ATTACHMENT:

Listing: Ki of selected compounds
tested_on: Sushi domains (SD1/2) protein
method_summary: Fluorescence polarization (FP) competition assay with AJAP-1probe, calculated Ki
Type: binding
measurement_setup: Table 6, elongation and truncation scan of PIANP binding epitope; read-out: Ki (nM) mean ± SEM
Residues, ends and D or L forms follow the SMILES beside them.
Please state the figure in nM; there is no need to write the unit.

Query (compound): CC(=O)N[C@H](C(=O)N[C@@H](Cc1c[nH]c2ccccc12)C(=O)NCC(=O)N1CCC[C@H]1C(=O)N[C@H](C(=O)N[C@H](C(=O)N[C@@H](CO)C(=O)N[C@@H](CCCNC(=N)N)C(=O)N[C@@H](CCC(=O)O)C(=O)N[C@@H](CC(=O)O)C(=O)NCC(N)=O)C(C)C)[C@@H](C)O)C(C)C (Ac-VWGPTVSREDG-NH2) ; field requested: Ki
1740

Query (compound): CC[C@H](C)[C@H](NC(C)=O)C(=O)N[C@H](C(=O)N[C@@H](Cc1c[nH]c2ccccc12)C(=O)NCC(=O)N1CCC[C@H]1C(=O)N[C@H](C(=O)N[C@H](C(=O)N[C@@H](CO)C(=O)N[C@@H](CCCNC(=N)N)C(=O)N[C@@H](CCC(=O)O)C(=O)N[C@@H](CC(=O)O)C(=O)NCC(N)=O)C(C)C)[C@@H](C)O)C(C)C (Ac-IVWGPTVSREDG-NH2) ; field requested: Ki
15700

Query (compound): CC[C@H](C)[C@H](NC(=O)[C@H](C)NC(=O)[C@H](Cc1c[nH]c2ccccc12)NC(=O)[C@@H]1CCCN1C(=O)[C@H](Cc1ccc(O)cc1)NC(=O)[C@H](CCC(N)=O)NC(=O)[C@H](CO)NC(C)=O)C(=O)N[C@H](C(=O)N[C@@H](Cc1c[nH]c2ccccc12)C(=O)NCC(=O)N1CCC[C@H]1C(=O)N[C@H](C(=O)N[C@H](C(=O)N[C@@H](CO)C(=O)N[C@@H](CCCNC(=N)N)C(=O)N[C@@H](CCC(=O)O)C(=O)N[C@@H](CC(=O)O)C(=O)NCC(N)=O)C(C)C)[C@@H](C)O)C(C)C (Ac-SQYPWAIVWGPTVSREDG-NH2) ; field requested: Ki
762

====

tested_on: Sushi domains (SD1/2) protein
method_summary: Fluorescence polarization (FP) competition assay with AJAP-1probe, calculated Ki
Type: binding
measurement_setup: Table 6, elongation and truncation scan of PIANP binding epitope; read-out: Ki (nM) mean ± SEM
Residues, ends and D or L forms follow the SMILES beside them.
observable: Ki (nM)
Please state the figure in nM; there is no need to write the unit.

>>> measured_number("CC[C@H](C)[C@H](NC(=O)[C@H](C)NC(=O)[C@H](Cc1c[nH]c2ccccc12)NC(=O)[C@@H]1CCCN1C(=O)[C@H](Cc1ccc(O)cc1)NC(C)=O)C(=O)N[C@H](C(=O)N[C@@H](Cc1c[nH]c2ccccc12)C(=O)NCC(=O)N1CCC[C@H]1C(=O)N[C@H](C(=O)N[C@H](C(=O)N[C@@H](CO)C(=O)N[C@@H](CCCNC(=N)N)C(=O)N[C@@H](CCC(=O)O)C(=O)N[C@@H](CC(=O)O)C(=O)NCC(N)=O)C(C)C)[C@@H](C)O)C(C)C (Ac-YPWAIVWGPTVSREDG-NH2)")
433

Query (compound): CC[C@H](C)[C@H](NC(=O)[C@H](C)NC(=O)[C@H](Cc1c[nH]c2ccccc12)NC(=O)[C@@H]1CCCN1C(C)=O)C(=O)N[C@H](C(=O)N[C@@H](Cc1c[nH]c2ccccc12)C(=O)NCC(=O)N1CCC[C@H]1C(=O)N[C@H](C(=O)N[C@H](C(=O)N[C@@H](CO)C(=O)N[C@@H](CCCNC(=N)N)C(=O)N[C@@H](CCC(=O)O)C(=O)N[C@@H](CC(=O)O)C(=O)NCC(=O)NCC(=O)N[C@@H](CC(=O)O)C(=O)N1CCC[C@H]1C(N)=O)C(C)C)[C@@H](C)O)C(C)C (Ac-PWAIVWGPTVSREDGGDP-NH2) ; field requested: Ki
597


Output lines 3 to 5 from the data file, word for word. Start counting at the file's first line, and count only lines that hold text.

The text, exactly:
method_summary: Fluorescence polarization (FP) competition assay with AJAP-1probe, calculated Ki
Type: binding
measurement_setup: Table 6, elongation and truncation scan of PIANP binding epitope; read-out: Ki (nM) mean ± SEM